With fewer than 90 days now left before this nation can finally put our latest presidential election behind us, it might be useful to examine the central question that is at the heart of all the vitriol which has spewed from both sides over these past few months - i.e. just what is the role of government in our lives? On the right you have the popular position that was advanced by Ronald Reagan in the 1980's that government is the problem and needs to get out of the way of private enterprise. That spawned "Starve the Beast", "Trickle Down" and "Compassionate Conservatism" policies which I think have been abject failures. On the left you have the position that government is the solution to our many problems and needs to be even more active in framing policies that improve our well being. "The New Deal", The New Frontier" and "The Great Society" come to mind, but they came with great financial costs. While this basic divide is not new, as even the framers of our constitution bickered over the same issue, what is different now is the total polarization of both sides that has created absolute gridlock and inaction at the very time we need our congress to be addressing full time the many profound issues that currently face our nation. Instead they decide to take a five week recess.
While I do not pretend to have the ultimate answer to what the role of government should be, some very qualified individuals have provided us with a prism through which we might at least begin to rationally examine this question. In this regard perhaps the best place to start is with David Wessel's July 31st interview on NPR's Fresh Air program discussing his new book Red Ink about the federal budget debate. Go to http://www.npr.org/2012/07/31/157610155/facing-the-fiscal-cliff-congress-next-showdown and listen to the entire discussion, but his main thesis is that unless something is done before December 31st of this year we face a "fiscal cliff" of higher taxes and draconian spending cuts that he likens to pulling the trigger on a loaded gun. Furthermore, he blames this potential crisis on the fundamental impasse on the role of government emphasized by the central question posed in this blog - one side wants less government, one side wants more. While we all are aware of the recent events that have led us to this precipice (e.g. two unfunded wars, reduced taxes, prescription benefits not paid for and a horrible economic crisis unlike any since the 1930's), some either do not understand or do not care about the true consequences of the political paralysis which has gripped our national legislative process due in large measure to a new wave of congressmen who are willing to risk everything just to advance their ideology. And now that one of those ideologues, Paul Ryan, has been chosen as Mitt Romney's running mate, this divide is now going to be made even more prominent because, in effect, Mr. Romney has now made Mr. Ryan's proposed Path to Prosperity budget his. As such, it becomes the centerpiece of Mr. Romney's agenda and, therefore, his vision for the role of government.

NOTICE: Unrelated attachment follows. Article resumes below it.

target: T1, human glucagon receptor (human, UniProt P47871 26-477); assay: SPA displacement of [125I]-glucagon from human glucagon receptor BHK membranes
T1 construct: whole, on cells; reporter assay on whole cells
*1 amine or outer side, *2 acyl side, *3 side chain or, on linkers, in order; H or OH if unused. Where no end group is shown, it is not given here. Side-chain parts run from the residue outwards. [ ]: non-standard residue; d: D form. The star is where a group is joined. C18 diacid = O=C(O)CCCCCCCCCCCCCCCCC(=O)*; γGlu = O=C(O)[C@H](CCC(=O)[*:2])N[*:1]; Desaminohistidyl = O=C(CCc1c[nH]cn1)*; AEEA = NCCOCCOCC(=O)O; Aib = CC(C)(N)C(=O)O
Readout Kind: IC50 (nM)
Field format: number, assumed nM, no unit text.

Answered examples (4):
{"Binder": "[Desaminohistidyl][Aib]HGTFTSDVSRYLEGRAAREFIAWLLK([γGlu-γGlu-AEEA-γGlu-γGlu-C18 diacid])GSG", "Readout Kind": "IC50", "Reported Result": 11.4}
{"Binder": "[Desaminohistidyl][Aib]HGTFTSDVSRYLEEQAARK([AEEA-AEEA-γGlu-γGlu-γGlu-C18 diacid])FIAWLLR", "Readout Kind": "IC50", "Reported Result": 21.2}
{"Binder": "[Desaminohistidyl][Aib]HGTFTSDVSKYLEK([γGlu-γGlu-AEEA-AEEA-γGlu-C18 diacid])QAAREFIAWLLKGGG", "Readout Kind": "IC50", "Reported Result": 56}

For those who may not know, Mr. Ryan wants to essentially gut Medicare as we know it, transfer Medicaid to the states; severely cut spending on programs that help the poor; do away with subsidies to agriculture, education, transportation and scientific research; revise the tax code to benefit the rich; and abolish many other programs that make this country great, including earmarks he once used to great advantage to resurrect the economy around his own hometown of Janesville, Wisconsin. Included in that government aid, which he seems to so despise, was a water treatment plant, funds for a technical college to retrain GM workers, improvements for a bus system, expansion of I-90 and creation of the Janesville Innovation Center to provide space from which entrepreneurs could launch their business innovations, facts well documented in an article by Ryan Lizza in the August 6th edition of The New Yorker magazine. All of these government benefits illustrate precisely the point President Obama made on July 13th when he proclaimed in part that "If you were successful, somebody along the line gave you some help" and that "Somebody helped to create this unbelievable American system that we have that allowed you to thrive. Somebody invested in roads and bridges". What Mr. Ryan ultimately plans to do about Social Security is a little more murky, but he was the main architect of the privatization plan that George Bush abandoned in 2005, even though Mr. Ryan himself apparently survived on those benefits after the sudden death of his father (per article in the August 12th edition of the Arkansas Democrat-Gazette). So how disingenuous is it for someone to ridicule and want to
dismantle the very government programs from which he so personally and politically
benefited over the years? In short, some of his ideas, which came from his ardent attachment to the writings of Ayn Rand, Friedrich Hayek and Milton Friedman, are so severe that even Newt Gingrich labeled them "right-wing social engineering" during the Republican primaries. Read even more about Mr. Ryan's thinking from a New Republic article dated August 11, 2012 at http://www.tnr.com/blog/plank/106029/ryan-romney-vp-budget-cuts-medicare-medicaid-voucher-tax-cut.
So, what exactly is the proper role of government? Frankly, I think the answer to that question lies somewhere between the two extremes alluded to above, but government policies that further enrich the rich and only increase funding for the military but ignore the needs of the poor, elderly, infirm and disadvantaged are totally misguided, wrong-headed and bad for this country as a whole in my view. Surely, we Americans deserve better than that.